Regarding the area, this tent is large but let’s focus on the numbers. You have 104 ft² (9.7 m²) of the inner floored area and under the vestibule there is 33.3 ft² (3.1 m²). So the total protected space is 137 ft² (12.77 m²). Is this a lot? Well, yes and no.
The official capacity is 8 people, so you can indeed put 8 sleeping pads on the floor. This would give 17.2 ft² (1.6 m²) space per person. So this is quite a modest space, far from enough. It is best to downgrade the capacity to 5 people or so.
Regarding seasons & climate, this is a 3-season tent. You have seen how it looks without the fly, so there is a lot mesh and this is far better suited for a warmer than for a cooler climate.
The frame is very strong and with 6 intersection points, so it can withstand lots of pressure from any side. But the tent is very tall and long, a huge obstacle for the winds, so it is better to use the tent below the tree lines and avoid very windy open spaces.
Regarding the weight, the tent weighs 25 lb 4 oz (11.45 kg) so this is a heavy item. The packed size is 25.5 x 20.5 x 9.5 inches (65 x 52 x 24 cm), so no doubt you need a car for the transportation of such a tent.
- Official capacity: 8-person.
- Weight: 25 lb 4 oz (11.45 kg).
- Floor dimensions: 150 x 100 in (381 x 254 cm).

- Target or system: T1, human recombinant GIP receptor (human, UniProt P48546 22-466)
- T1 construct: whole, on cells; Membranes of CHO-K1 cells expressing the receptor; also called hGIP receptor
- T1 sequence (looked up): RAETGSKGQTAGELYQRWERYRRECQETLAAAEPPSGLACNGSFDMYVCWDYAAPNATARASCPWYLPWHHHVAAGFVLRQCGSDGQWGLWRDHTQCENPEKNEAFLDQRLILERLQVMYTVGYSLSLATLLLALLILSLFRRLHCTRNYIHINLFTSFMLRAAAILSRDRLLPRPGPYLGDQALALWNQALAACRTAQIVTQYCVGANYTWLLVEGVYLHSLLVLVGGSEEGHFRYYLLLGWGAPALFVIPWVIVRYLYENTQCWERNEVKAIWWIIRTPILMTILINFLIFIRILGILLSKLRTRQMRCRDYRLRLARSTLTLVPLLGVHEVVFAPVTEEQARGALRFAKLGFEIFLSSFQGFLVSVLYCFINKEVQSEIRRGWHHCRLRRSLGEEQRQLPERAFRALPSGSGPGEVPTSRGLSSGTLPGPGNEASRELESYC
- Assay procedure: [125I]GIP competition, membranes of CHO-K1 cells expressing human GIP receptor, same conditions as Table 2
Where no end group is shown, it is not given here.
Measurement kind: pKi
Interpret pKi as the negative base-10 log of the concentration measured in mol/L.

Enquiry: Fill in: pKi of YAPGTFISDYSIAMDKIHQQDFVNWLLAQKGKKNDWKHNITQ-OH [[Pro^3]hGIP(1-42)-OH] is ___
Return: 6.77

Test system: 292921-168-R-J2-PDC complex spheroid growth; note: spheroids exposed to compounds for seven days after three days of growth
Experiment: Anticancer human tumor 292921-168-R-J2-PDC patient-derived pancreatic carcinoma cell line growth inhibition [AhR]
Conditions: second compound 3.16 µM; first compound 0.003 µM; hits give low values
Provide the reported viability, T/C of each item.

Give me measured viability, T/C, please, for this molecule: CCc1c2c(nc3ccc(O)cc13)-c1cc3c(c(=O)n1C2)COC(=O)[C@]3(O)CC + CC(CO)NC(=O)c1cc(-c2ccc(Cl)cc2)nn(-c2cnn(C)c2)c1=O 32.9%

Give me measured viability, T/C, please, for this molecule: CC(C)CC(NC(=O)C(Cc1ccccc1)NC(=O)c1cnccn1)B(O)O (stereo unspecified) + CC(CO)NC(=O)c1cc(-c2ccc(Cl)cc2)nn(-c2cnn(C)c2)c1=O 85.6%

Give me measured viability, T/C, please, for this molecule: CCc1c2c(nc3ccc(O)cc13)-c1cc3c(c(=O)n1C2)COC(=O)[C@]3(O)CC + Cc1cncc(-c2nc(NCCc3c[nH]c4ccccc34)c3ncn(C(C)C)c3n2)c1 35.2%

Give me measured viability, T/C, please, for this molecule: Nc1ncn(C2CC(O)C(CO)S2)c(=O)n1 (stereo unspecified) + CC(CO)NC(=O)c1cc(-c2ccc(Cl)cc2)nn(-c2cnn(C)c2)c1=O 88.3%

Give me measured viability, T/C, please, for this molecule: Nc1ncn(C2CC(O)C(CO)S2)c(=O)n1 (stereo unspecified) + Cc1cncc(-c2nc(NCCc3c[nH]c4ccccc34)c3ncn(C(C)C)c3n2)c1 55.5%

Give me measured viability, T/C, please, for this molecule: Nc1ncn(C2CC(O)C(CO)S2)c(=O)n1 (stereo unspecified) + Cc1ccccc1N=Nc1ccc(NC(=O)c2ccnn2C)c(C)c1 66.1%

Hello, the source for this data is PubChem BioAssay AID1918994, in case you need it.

- Floor area: 104 ft² (9.7 m²).
- Vestibule area: 33.3 ft² (3.1 m²).
- Total protected space: 137 ft² (12.77 m²).
- Total protected space per person: 17.2 ft² (1.6 m²).
- Peak height: 75 in (191 cm).
- Packed size: 25.5 x 20.5 x 9.5 in (65 x 52 x 24 cm).
- Poles: aluminum.
There are two important elements:
- REI Co-op Kingdom 8 Footprint. It weighs 2 lb 1 oz (935 g).
- Kingdom Mud Room. This is a sort of a removable vestibule that can be added to the side without the integrated vestibule. It is pole-supported and it adds around 50 ft² (4.6 m²) of covered space.
Final thoughts, rating, pros & cons
In the summary of this REI Kingdom 8 Person Tent review, I wish to stress that this is a reliable tent from a renown brand. This is the latest version of the tent that has been on the market for a number of years. The tent is indeed large and it offers lots of space for users and their gear, but the official capacity is unrealistic. This is a car camping tent so you can simply ignore the rating for its weight and packed size. Fully recommended.
Please see how this tent stands against my specific rating criteria, the overall rating is quite high:
For more tents in this capacity group please check among Tents for 7/8 people, you will realize that some of them are much larger, some even have 4-5 rooms. You might want to bookmark this site and visit it again, this will keep you informed because we add texts here regularly. Thank you for reading.